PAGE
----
CEP: Another Two Replies

The first is from a Presbyterian and I won’t waste your time by posting it here because it’s just a longwinded request that I meet him in person.  The second is from a Methodist and contains an actual response.  Its verdict?  …Mixed.

Dear S.
Your question really got me to thinking.  Personally I have no issue with people living an asexual life style.

Dude, it’s not a lifestyle; didn’t you read?  Still, I guess it’s a good thing you’d “have no issue” with it…

As far as we can tell Jesus was asexual.

Well, He could have been bi for all we know, but yes.

Celibacy is an honored choice in the UMC.

I get the sense he doesn’t understand what asexuality itself refers to, but at least he isn’t talking about how sex is necessary to continue the species, so that’s good.

As far as marriage is concerned I would assume that the church would affirm some kind of civil union rather than marriage.

Beg your pardon?

I’m not sure the church has a stance on this.  The main thing as far as Methodist doctrine goes the main thing is that relationships be safe and emotionally/physically healthy.

Okay that’s nice, but in this three-sentence paragraph that I interrupted, he seems to be discounting the validity of nonsexual marriages.  Or at least, as best as I can figure.  What does he mean, “the church would affirm some kind of civil union” instead?  What if that’s not what the pair of sweethearts asked for?  If, hypothetically, the two of them were both out as asexual (and had no intent to have sex with each other), would the church refuse to perform a marriage?  Would they try to pressure them into making it a civil union?  I’m not sure how to interpret the phrasing here.

However, on a practical  note, I doubt that the issue would ever come up.

Well, if it came with the risk of the church affirming some kind of civil union rather than marriage, then yeah, I can imagine people deciding not to say anything.

I’d guess that many marriages that used to be sexual are no longer.  This might be due to age or health reasons or loss of interest.

…Okay.

Anyway. That’s all I can come up with off the top of my head.

Sent from my iPhone

This reply is a mixed bag.  It’s unclear whether he understands the distinction between asexuality and “an asexual lifestyle”, but his acceptance of lifelong celibacy is a mark in his favor.  Then he goes and spoils it by suggesting people in nonsexual relationships should seek civil unions and not marriage.  What’s up with that?  He doesn’t even provide a reason for it; he just assumes that’s what the church would arrange.

It appears he has forwarded/cc’d the email to two other people, so maybe we’ll hear back from these folks after he’s had more time to think on it.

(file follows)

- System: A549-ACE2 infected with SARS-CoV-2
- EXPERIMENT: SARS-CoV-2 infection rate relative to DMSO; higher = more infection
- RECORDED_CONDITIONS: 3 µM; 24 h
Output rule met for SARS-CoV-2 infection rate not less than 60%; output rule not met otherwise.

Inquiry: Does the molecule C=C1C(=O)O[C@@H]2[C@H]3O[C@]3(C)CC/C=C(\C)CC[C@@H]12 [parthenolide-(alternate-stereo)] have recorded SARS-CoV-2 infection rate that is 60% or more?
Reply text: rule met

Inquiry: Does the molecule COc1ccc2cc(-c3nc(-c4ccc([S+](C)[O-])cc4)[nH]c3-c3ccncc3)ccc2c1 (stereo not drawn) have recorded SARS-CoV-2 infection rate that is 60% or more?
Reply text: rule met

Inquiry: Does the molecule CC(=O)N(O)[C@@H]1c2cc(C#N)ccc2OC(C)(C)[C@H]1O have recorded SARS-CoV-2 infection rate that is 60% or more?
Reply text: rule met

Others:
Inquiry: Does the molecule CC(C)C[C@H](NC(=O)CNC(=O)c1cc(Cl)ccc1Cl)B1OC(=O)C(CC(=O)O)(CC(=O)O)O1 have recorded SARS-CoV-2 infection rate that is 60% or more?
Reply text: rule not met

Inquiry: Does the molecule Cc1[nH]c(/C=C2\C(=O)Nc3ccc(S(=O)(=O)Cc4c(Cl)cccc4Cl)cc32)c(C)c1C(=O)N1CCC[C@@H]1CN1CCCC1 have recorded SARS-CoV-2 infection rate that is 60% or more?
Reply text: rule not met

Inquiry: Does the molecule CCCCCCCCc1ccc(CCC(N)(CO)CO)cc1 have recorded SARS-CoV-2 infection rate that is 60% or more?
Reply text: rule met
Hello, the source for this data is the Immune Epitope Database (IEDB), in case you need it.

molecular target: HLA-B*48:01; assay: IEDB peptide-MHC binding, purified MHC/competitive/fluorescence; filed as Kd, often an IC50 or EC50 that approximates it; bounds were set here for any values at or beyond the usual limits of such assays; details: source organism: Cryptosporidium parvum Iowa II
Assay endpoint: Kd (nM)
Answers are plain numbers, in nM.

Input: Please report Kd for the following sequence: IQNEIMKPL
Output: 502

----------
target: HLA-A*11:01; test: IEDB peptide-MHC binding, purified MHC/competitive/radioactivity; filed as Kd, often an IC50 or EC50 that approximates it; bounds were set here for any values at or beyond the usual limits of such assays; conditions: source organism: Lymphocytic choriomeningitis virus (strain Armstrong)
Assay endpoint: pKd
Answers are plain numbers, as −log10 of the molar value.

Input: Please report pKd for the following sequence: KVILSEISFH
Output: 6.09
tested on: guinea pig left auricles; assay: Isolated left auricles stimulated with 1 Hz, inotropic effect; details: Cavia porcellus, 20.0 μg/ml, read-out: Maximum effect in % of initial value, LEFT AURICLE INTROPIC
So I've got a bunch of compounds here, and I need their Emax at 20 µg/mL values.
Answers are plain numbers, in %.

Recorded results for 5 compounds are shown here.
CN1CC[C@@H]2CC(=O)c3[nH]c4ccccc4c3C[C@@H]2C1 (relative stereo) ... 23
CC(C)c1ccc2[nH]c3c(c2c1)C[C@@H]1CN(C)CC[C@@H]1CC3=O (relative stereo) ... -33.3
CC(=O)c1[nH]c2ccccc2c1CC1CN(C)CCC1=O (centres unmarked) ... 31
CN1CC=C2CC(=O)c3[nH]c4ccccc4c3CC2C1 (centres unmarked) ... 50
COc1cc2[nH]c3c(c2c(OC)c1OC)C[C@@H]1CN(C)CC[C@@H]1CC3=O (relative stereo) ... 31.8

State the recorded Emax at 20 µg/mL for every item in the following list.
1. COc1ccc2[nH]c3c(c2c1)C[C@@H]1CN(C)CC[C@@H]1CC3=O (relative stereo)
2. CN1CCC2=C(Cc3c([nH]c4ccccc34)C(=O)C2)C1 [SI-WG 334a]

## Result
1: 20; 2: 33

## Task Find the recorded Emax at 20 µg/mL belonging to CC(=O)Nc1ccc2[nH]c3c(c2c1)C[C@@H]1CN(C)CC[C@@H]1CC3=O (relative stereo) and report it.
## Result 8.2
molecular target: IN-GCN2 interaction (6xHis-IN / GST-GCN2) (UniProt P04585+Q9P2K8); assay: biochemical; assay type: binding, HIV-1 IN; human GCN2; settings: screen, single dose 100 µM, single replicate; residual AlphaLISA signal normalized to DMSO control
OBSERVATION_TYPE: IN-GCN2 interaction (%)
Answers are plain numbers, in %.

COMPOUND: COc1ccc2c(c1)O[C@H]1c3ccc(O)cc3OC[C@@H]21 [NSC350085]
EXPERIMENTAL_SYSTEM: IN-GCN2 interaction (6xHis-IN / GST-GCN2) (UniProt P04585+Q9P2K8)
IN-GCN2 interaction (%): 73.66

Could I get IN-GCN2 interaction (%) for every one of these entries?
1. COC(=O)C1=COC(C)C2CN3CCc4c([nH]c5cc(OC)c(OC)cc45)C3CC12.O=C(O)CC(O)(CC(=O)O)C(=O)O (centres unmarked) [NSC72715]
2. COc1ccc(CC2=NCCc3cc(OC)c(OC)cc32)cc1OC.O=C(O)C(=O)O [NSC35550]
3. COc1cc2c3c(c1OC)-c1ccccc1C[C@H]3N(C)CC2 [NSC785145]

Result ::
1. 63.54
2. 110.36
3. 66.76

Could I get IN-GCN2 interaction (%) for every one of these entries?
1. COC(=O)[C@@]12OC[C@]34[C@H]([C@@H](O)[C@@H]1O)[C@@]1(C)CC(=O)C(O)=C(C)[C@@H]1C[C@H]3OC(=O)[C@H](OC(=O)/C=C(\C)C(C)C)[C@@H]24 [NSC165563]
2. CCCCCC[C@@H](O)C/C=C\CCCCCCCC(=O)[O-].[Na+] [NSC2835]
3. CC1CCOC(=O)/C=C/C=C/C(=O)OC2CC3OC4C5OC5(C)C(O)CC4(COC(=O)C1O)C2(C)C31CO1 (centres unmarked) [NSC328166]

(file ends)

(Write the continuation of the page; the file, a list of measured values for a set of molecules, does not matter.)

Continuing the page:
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12 responses to “CEP: Another Two Replies

  • Hezekiah the (meta)pianycist

    It seems like this minister seems to think that asexuality is either a choice to be celibate or a biological consequence of aging. He also doesn’t seem to understand that a person could just lack desire for sex and never have had that desire to start with.

  • sathtastic

    I wonder if this is an issue regarding the old idea that a marriage had to be consumated with sex to be lawful?, is that even still a legal issue in modern marriages?

    • acetheist

      It appears to be so, yes. And yes, that continues to be a legal issue in the United States, at least. There are places where a lack of consummation is considered grounds for annulment, and in immigration cases, marriages are investigated to see if they’re “real”, with one of the criteria for “real” being that the couple have sex. I think swankivy’s got some more information about this in one of her asexual discrimination videos.

  • doubleinvert

    It really is shocking the number of people who conflate orientation with lifestyle. It simply boggles the mind.

    -Connie

    • acetheist

      I think, in cases like these, it might be that they haven’t yet learned how to think of people as anything but just heterosexual people who make different behavioral choices.

      • doubleinvert

        Sadly, this is probably true.

      • sathtastic

        This totally made me think of the issue of Universal Human Experience!
        Perhaps its bad to bring up the idea of ‘every homophobe is a closeted homosexual’ idea, but I was once referred to a fascinating article that theorised some peoples reactions to other sexualities could make sense if these people did have non-straight sexualities themselves but believed that their experience to be the universal human experience. They may believe that everyone else of their gender has the same sexual identity as they do, and that they just make a different behavioural choice.

        I fear I may not explain it very well, the article itself is better:

        http://slatestarcodex.com/2014/03/20/typical-mind-and-disbelief-in-straight-people/

        • acetheist

          Ehh… I’ll believe that’s true of some people (it was kinda true of me for a while, after all) but I don’t like to spend much time on those sorts of explanations because the whole “homophobes are gay” thing amounts to a way to blame gay people for homophobia/heterosexism.

          However, I absolutely believe that all people have some tendency to assume that their experiences are more universal than they are, and a lot of the reactions to asexual people’s celibacy is plainly a case of allo people thinking we’re the exact same as allo people who are “denying themselves”.

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